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A Summary of BOREY and YASEN Class Submarine Characteristics Derived from Open Sources

By Bruce Rule - Jun 14, 2014



This article expands upon discussions of the Russian submarine project 955, the BOREY Class SSBN, previously posted on this site on 8 March 2014 as "A Prediction About the BOREY Class Russian Ballistic Missile Submarine (SSBN)."

Additional information from open sources further supports that prediction - now, in the writer's opinion, upgraded to an assessment - that the BOREY, to reduce noise produced by main propulsion system reduction gears, has a hybrid propulsion system:turbo-electric (TE) for low speeds and turbine-reduction (TR) for speeds above about eight knots. Additionally, this article discusses one explanation for the BOREY use of a pump-jet propulsor while the Project 885 YASEN Russian SSGN (NATO: GRANEY) has an “open” skewed, seven-bladed screw.


Impacted by the severe fiscal constraints imposed on new Russian nuclear submarine construction programs by the disintegration of the Soviet Union, Rubin Bureau designers of the BOREY Class SSBN, working in building 55 at the Northern Machine Enterprise in Severdovinsk (1), used propulsion system and pressure-hull components from canceled Project 971 AKULA Class SSN hulls to complete the first two BOREY hulls. (2) To a lesser extent, the same approach may have been used with the YASEN Class SSGN. As such the BOREY and YASEN Class can better be described as generation 3.5 Russian nuclear submarines rather than fourth generation.


As discussed in the posting of 8 March, the BOREY and Project 971 AKULA Class SSN both use the GTZA OK-9VM main turbine gear assembly. That TR system is now known to include a "planetary double-reduction" gear. (1) The same source also states the BOREY has an “electric propulsion” (TE) capability which, as previously discussed, is provided by a 5,500 hp dc motor, probably the PG-141, also used as the main propulsion motor by all variants of the KILO Class Soviet/Russian diesel submarine (SS).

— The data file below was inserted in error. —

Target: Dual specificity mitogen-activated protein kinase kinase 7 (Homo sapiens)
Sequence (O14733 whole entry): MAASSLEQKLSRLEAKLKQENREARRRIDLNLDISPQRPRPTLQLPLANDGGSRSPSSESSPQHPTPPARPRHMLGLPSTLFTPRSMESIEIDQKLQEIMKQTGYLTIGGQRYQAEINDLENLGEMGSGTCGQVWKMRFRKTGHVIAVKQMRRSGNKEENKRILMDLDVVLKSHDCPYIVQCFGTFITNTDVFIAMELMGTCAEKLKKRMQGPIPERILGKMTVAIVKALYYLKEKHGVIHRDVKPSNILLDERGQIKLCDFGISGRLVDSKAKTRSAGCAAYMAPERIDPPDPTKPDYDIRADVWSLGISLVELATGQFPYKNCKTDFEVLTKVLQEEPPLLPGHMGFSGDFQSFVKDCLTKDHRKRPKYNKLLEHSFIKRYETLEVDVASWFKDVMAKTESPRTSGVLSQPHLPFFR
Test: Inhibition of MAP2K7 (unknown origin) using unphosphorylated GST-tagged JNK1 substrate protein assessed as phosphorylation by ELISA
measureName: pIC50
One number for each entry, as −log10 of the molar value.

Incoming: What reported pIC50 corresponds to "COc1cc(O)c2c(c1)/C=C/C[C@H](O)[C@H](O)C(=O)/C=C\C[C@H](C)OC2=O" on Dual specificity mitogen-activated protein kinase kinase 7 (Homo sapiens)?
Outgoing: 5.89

It is probable all third-generation Soviet/Russian nuclear submarines with main propulsion power train horsepower ratings of about 50,000 per shaft use the GTZA OK-9VM system with the same two-stage planetary reduction gear. This assessment includes the AKULA and SIERRA SSNs, the OSCAR SSGN and - yes - even the TYPHOON SSBN; however, none of these classes have a TE capability. Such standardization was - and remains - a typical Soviet/Russian design practice for nuclear submarine main propulsion power trains.

Use of the OK-9VM system was extended to the BOREY which the Russians are calling a fourth generation nuclear submarine. Apparently the use of an existing power train was the result of “catastrophic under-funding” (1) which existed within the Russian ship-building industry in 1997 when the BOREY was, in a cost-cutting measure, radically redesigned from a twin power train concept to a single-shaft design that used the bow and stern sections of the canceled (dismantled) Project 971 AKULA Class SSNs. (2) For this reason, at least the first two BOREYs have eight torpedo tubes: four 650mm and four 533mm, a “heavy” weapons capability for an SSBN.

Specifically, the lead BOREY unit, the YURIY DOLGORUKIY (Russian hull designation K-535) used sections from the cancelled AKULA “KOUGAR” (K-337) while the second BOREY, the ALEXANDR NEVESKIY (K-550), used sections of the canceled AKULA “LYNX” (K-333). (2)

К-337 «Кугуар» 836 18.08.1992 Не достраивалась, корпус использован для постройки К-535 «Юрий Долгорукий» проекта 955[37]

К-333 «Рысь» 837 31.08.1993 Не достраивалась, корпус использован для постройки К-550 «Александр Невский» проекта 955А[37]